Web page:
That’s exactly why James Clear, author of New York Times bestseller Atomic Habits, suggests that we drop the idea of goals in favor of habits; concrete, measurable, bite-size, repeatable actions that chip away to become greater shifts in our identities.

Changing an identity, Clear argues, is more important than just reaching a goal. Given the example above, instead of wanting to “become a runner,” one should aim to become “the type of person who never misses a run.” The process and habit of running four times per week, rather than just completing the 10K itself becomes the indicator of success – and lasts far beyond race day.

A recent article from the International Journal of Behavioral Nutrition and Physical Activity suggests that voluntary exercise behavior – you know, that nebulous force inside of you that forces you to lace up your running shoes and get out the door – is actually quite stable across the lifespan and it tends to follow the same pattern throughout adulthood.

What this means is that whether you are one of those people who is motivated to work out on your own – or, unfortunately, you’re not – you’ll probably stay that way in the long run.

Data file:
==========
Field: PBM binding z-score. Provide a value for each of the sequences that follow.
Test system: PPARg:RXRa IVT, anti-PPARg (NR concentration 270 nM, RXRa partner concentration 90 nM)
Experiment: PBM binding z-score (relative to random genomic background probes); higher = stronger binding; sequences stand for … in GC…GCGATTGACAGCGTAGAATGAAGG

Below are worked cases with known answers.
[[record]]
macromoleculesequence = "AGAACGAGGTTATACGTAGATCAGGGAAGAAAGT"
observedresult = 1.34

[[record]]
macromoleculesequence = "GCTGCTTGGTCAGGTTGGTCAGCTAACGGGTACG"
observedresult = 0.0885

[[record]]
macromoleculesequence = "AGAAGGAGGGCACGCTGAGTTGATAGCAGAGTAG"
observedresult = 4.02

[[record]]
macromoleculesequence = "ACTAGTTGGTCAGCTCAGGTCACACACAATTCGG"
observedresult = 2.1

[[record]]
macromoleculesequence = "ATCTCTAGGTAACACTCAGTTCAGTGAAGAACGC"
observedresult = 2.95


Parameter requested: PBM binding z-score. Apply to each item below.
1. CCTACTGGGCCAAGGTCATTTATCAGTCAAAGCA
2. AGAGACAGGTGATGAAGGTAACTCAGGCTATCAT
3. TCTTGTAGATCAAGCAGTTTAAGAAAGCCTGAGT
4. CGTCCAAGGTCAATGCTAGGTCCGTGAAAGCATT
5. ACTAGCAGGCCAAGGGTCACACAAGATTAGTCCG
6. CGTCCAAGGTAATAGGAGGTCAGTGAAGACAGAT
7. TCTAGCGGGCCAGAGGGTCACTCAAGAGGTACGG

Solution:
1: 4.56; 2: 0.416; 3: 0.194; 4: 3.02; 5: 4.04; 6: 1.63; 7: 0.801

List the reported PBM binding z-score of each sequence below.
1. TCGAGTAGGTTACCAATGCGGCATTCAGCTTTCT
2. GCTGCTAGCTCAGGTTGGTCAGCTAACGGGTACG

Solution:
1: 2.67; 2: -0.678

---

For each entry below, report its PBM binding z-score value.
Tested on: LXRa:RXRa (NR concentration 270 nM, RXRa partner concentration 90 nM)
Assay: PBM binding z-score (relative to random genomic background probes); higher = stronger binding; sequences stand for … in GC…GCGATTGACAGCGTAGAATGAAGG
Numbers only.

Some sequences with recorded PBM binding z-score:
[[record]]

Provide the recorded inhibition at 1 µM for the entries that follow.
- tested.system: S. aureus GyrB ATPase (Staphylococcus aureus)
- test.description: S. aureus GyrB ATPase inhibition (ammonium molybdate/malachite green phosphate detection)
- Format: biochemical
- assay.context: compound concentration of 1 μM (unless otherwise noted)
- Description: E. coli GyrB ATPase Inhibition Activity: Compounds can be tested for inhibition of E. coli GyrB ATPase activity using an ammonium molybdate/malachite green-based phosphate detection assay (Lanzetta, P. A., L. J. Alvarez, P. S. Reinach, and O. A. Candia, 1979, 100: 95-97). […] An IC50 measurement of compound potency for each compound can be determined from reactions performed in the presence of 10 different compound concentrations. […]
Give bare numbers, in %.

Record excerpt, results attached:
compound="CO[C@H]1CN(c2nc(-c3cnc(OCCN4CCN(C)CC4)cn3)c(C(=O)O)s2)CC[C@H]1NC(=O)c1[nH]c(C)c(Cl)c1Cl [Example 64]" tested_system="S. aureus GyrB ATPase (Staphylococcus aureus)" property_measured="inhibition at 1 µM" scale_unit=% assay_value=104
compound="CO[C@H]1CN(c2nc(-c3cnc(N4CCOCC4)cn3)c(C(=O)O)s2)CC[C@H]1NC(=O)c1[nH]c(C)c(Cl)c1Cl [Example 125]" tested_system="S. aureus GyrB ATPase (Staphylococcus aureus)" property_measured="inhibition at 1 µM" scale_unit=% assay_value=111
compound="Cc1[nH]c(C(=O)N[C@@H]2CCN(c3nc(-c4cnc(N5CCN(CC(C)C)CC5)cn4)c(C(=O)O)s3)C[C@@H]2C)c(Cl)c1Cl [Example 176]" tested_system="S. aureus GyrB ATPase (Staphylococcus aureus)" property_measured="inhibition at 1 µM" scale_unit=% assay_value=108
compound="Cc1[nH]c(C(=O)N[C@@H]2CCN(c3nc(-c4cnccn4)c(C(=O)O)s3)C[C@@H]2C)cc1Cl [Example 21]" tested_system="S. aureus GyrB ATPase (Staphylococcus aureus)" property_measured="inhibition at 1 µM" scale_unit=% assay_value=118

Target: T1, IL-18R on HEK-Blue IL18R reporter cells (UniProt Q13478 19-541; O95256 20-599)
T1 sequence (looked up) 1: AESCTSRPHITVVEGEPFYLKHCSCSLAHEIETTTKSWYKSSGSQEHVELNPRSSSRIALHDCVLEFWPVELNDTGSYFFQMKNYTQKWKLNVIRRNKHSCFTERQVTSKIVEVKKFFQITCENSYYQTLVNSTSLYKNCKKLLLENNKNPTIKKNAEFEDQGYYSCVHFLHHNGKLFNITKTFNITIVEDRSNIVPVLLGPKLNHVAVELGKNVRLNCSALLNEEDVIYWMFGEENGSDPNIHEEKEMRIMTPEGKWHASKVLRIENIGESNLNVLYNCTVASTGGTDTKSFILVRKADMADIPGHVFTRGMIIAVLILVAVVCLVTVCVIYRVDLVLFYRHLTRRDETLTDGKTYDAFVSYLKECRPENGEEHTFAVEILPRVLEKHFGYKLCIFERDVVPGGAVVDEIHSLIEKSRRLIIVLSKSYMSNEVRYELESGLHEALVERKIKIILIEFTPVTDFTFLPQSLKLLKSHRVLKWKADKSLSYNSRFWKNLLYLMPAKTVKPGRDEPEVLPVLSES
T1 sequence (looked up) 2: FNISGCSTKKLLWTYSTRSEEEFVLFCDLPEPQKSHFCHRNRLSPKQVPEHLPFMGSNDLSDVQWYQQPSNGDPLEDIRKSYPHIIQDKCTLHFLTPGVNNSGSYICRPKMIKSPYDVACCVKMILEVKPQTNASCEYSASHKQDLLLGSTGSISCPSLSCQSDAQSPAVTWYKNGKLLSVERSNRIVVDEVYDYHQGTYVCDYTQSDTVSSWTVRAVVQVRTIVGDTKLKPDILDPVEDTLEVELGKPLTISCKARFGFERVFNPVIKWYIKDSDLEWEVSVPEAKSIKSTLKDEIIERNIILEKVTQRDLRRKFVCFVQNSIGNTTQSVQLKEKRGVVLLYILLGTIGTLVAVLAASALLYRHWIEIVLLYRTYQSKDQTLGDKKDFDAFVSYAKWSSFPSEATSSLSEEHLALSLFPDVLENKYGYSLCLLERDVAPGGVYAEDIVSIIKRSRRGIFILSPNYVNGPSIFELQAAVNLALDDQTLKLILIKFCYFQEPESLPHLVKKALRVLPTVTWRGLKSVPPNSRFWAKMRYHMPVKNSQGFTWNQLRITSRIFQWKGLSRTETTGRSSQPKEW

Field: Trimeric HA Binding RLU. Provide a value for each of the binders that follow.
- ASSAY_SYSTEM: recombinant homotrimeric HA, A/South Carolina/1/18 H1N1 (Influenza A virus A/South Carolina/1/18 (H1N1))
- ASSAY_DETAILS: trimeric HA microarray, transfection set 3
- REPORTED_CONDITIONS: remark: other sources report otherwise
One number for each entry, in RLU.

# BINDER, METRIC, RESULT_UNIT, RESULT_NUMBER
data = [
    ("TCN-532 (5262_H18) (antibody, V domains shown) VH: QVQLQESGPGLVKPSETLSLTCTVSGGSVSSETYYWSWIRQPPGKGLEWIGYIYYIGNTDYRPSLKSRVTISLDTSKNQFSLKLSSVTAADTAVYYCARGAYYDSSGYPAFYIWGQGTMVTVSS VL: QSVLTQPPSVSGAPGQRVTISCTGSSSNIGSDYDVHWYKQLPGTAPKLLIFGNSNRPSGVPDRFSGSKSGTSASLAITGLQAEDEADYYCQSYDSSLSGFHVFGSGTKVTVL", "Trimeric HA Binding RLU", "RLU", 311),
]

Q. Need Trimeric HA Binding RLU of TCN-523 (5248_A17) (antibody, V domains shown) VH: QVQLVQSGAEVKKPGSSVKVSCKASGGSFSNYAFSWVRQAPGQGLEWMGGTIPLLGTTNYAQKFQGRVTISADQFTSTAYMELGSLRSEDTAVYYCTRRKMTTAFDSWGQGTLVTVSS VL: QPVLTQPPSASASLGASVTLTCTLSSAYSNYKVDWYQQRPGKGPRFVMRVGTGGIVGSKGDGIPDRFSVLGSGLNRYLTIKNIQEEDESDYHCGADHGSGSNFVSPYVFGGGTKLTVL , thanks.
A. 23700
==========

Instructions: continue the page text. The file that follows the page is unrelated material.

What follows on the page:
This is why the myth of motivation exists – we want to believe that there will, at some point in our lives, be some kind of awakening, a sort of magic bestowed upon us that will suddenly remove all barriers and make us “motivated” toward whatever our goal may be – eating healthier, getting enough sleep, exercising regularly, or losing weight.

The reality, however, is that we all have equal ability, motivated or not, to create a healthier lifestyle. The key is to identify, form and practice habits; actions that are repeated over and over on a daily basis until they become automatic. Clear says that the question to ask when it comes to habit is not how long will it take to get there, but how many? Habits are a game of frequency and repetition.